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Haemophilia. 2012 Jan;18(1):25-33. doi: 10.1111/j.1365-2516.2011.02573.x. Epub 2011 May 30.

A systematic review: The use of desmopressin for treatment and prophylaxis of bleeding disorders in pregnancy.

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  • 1The Royal Free Hospital, London, UK.

Abstract

Desmopressin (DDAVP) is commonly used for treatment and prevention of bleeding complications in patients with bleeding disorders including haemophilia A, von Willebrand's disease (VWD) and other less common disorders. This article reviews the current evidence for the use of DDAVP in pregnancy to clarify its efficacy and safety with regard to maternal and foetal outcome. A search of the literature found 30 studies that reported DDAVP use in pregnancy for prophylaxis or treatment of bleeding complications with 216 pregnancies reported in total. The most common indication was prophylaxis for prevention of bleeding during pregnancy and postpartum haemorrhage. DDAVP was used successfully in the first and early second trimester for bleeding prophylaxis in 50 pregnancies. No postpartum bleeding complications were reported in 167 out of 172 pregnancies when DDAVP was used for peripartum haemostatic cover. Twenty-nine studies reported no significant adverse events as a result of treatment with DDAVP. One case of water intoxication seizure and one case of premature labour following the use of DDAVP was reported in a single study. Other maternal side effects included facial flushing and headache and were reported by one study. These side effects were generally well tolerated by patients. There were no other significant adverse events reported in any of the studies as a result of DDAVP use. Foetal outcome was recorded in ten studies with no adverse foetal outcomes. In conclusion, this review shows that DDAVP in selected cases is effective in reducing bleeding complications associated with pregnancy and childbirth with a good safety record. Further research is needed to confirm these findings as they are based on the currently available evidence from small studies and case series only.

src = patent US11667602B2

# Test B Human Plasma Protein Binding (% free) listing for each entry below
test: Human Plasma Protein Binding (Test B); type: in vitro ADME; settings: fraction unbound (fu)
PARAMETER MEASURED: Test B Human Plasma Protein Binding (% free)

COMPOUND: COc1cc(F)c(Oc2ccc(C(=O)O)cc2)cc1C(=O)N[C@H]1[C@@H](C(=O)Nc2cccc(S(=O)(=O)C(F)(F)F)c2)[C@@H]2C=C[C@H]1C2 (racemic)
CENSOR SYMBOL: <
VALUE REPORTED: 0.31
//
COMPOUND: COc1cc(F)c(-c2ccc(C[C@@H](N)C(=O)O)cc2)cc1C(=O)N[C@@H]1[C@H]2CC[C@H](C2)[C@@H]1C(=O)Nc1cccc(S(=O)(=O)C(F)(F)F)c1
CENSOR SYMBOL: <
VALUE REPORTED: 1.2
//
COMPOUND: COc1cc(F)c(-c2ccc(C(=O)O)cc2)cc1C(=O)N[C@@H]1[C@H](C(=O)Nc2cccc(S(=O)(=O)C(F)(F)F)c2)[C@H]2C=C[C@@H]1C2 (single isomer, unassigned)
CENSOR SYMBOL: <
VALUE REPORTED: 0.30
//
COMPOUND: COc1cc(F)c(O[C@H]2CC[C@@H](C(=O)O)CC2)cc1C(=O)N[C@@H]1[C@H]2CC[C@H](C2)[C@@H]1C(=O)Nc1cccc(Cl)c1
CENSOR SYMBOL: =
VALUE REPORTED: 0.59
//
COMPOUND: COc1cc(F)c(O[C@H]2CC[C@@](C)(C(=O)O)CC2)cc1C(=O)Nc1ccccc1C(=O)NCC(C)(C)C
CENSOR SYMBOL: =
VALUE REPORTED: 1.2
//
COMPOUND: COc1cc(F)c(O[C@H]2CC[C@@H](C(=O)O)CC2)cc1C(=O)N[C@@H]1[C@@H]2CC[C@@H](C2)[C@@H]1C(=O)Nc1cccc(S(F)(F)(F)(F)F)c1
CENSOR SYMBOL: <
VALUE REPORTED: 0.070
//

© 2011 Blackwell Publishing Ltd.

PMID:
21624012
[PubMed - indexed for MEDLINE]
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